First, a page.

Wednesday, April 29, 2009


"Looking out on an open sea / I think of home and what it means to me / Shores of Maui are so far away / Often wonder 'bout you every day"
Dusty, Diana, and I had a lovely time on Maui. We enjoyed eight glorious days of sun, sand, and sea. It was a rejuvenating vacation and we could've stayed a few more days. Alas, the real world, and more snow flurries, awaited us back here in Edmonton. Some snapshots of our Hawaiian holiday:
  • For the first time in 10 years of traveling together, our luggage is delayed. We swelter in long-sleeved shirts and jeans while waiting in line to talk to a United rep. Diana has been an excellent traveler, mostly sleeping or charming our fellow passengers, but it is WAY past bedtime at home. There is Wailing and Rending of Too-Warm Garments. United lends us an infant car seat and we pick up our rental car: yet another PT Cruiser. We drive straight to Aloha Mixed Plate in Lahaina for dinner. Succulent lau lau and kalua pork washed down with a $3 Happy Hour mai tai makes everything better. Diana's mood improves when she has her first taste of poi. Our vacation officially begins.

  • Marika, the sweetie-pie apartment manager at Hale Maui, picks a condo for us that has a great view of the ocean. We watch many sunsets from the balcony. Diana immediately charms the silver-haired groundskeeper, a spry and friendly gent who keeps calling her "Diane". She smiles at him anyway.

  • Our internet connection is spotty at best, forcing Dusty and me to curl up in the evenings with our books instead. We share the small couch, our entangled legs draped over the back, while we read to each other from our tomes. Dusty looks up from Guns, Germs, and Steel to ask me vocabulary questions and we marvel at how much we didn't know about the development of agricultural societies. I recite laugh-out-loud-when-I'm-not-supposed-to dialogue from Twilight and we feel grateful Diana is not yet its target audience.

  • The Kona coffee we got at Foodland was all crap, but we found yummy Passion Fruit Na Pali black tea and enjoyed some fine Kona Brewing Co. beers. We willingly paid $7 for a liter of milk. We unwittingly paid the same amount for a box of crackers. And those were the best daggone crackers we have ever had.

  • While waiting in line for breakfast at the tiny, 15-table Gazebo restaurant [great diner food with even better ocean views in Napili], we have a lovely chat with a family doctor from Seattle named Chris whose colleague went to school with Ray and Greg. It's a small, small world.

  • At Sansei sushi restaurant in Kihei, Diana makes friends with a sweet woman in the next table named Pixie, who is a peek-a-boo afficionado. Pixie's boyfriend reminds us of a nicer, friendlier Shrek.

  • One of my favorite afternoons of the whole week starts with a trip to the Honokowai Farmers' Market to pick up some amazing garlic olive dip, gorgeous fresh and candied papaya, and our fave eco-friendly g diapers. I walk home leisurely, cutting through Honokowai Beach Park. The sun is just about to set and my mind wanders as I watch the waves wash over my feet. I wish I could walk home from the grocery store like this all the time.

  • At the beginning of the hike in the Acid Warzone in Kapalua, we can find no discernible trail down to Nakalele Blowhole. Dusty suggests we climb down the cliff's rockface, assuring me that he could safely look for foot and handholds while balancing the baby carrier on his back. He starts going down the cliff and declares, "It's not that sheer a drop." The baby carrier teeters slightly to the side. Ok, hi. Yeah, no. We eventually find a grassy trail down to the shoreline and the blowhole. Since we came at low tide, the blowhole itself wasn't that impressive, but the surrounding tide pools were teeming with life. Crabs and sea anemones and fish, oh my!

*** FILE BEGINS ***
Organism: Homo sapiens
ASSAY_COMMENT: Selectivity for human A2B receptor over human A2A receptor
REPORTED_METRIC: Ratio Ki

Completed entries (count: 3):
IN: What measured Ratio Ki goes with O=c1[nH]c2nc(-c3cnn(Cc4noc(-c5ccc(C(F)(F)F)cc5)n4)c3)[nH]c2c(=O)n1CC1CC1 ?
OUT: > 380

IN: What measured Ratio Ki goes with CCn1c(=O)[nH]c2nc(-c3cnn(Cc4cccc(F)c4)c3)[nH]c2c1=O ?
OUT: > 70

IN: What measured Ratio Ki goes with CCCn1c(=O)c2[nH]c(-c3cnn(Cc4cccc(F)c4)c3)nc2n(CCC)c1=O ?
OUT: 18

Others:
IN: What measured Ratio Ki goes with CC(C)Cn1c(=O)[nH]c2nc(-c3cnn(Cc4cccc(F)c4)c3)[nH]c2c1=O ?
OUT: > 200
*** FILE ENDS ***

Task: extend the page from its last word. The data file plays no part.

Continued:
• We had the best takeout from the tiny holes-in-the-wall Okazuya Deli and the Fish Market Maui in Honokowai, located nearly next door to each other and both just one block from our apartment. Okazuya Deli had good-sized portions of delicious dishes from chow fun noodles to grilled ahi in lemon caper sauce. The Fish Market had boss mahi-mahi tacos with fresh guacamole and Dusty's favorite seared ahi sandwich with wasabi mayo. My mouth is watering just thinking about it.

  • Watching the keiki hula performance at Lahaina Cannery Mall made me miss my old halau, especially when the keiki danced "Ka Uluwehi O Ke Kai." Unconsciously, my toes tapped out the steps I remembered. I resolve to get back to dancing hula as soon as humanly possible.

  • Highlights of the Road to Hana:
    1. Driving through Honokowai at 7:30 AM just as the town is waking up. At the gas station, I spot a police officer putting a papaya in his backpack before getting on his bicycle to pedal to work.
    2. Making inappropriate comments about the Wiggles, who like to "make food [to put them] in the mood." Dirty buggers.
    3. Diana falling asleep a mile outside of Kahului and napping for a solid hour. We finally got to listen to something other than the Wiggles.
    4. Driving through bamboo forests. The smell of green, growing things was intoxicating. We drove almost the whole way to Hana with the windows down.
    5. Rounding a corner and catching a glimpse of the mighty ocean before us. Rounding another corner to see the valley open up and picking out the taro fields next to the beach. We exclaimed "WOW!" a lot.
    6. Touring Kahanu Gardens before the crowds got there. Nursing Diana in the shadow of the massive Pi'ilanihale Heiau.
    7. Getting the sea cave next to the black sand beaches at Waianapanapa State Park all to ourselves. Diana had much to say about the waves thundering into the cave.
    8. Discovering the Ono Gelato Company in Pa'ia, on the way back from Hana. The best flavors were liliko'i and Sea Mist, which Dusty describes as "tastes the way soap smells . . . in a good way."